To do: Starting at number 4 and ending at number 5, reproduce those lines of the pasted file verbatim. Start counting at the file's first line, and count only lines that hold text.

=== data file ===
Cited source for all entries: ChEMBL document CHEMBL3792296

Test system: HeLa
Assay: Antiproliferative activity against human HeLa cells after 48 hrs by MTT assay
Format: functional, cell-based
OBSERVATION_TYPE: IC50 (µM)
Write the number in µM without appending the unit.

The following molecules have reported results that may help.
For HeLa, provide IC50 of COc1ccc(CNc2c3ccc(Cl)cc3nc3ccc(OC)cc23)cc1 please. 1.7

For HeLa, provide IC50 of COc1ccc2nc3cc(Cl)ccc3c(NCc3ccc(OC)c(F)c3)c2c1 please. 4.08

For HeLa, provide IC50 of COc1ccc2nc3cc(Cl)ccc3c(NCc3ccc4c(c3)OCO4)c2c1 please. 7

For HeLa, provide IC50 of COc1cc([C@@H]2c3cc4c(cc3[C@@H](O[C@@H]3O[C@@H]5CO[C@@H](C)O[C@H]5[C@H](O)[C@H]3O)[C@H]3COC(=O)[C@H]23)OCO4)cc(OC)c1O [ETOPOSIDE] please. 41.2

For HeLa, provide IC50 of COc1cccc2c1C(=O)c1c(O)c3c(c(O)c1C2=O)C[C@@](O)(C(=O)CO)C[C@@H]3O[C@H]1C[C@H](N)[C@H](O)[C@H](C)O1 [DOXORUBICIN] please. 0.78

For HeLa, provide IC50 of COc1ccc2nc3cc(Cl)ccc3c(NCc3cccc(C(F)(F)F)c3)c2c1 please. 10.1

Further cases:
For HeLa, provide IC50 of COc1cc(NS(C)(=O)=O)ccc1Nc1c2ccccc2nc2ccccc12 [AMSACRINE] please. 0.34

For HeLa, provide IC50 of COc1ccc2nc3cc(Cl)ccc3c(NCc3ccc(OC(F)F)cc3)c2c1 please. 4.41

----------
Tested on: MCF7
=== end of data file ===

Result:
Format: functional, cell-based
OBSERVATION_TYPE: IC50 (µM)